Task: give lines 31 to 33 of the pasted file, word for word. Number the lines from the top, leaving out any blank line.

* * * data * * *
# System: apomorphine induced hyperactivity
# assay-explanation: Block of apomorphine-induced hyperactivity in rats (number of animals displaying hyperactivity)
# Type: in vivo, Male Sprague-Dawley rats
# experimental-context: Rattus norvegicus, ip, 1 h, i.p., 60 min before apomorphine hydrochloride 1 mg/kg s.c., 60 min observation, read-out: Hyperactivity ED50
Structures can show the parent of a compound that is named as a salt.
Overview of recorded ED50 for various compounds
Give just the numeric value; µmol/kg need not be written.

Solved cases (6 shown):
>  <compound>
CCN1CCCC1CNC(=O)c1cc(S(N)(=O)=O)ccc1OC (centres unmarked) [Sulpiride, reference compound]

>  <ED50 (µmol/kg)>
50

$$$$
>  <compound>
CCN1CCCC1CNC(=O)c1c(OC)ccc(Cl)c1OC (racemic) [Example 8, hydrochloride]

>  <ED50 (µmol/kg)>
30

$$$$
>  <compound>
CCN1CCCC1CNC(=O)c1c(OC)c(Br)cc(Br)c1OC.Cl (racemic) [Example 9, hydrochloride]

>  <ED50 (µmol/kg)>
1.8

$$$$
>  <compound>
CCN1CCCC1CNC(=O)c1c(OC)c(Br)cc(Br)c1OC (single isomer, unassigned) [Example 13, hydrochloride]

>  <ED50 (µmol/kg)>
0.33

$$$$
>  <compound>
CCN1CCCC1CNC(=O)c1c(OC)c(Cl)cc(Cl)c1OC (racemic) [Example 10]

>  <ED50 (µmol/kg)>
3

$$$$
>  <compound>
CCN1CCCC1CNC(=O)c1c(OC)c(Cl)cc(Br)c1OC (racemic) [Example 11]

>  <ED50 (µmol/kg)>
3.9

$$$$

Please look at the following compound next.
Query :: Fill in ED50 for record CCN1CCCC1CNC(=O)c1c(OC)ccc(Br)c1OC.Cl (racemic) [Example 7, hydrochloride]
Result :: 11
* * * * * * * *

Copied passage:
>  <ED50 (µmol/kg)>
3

$$$$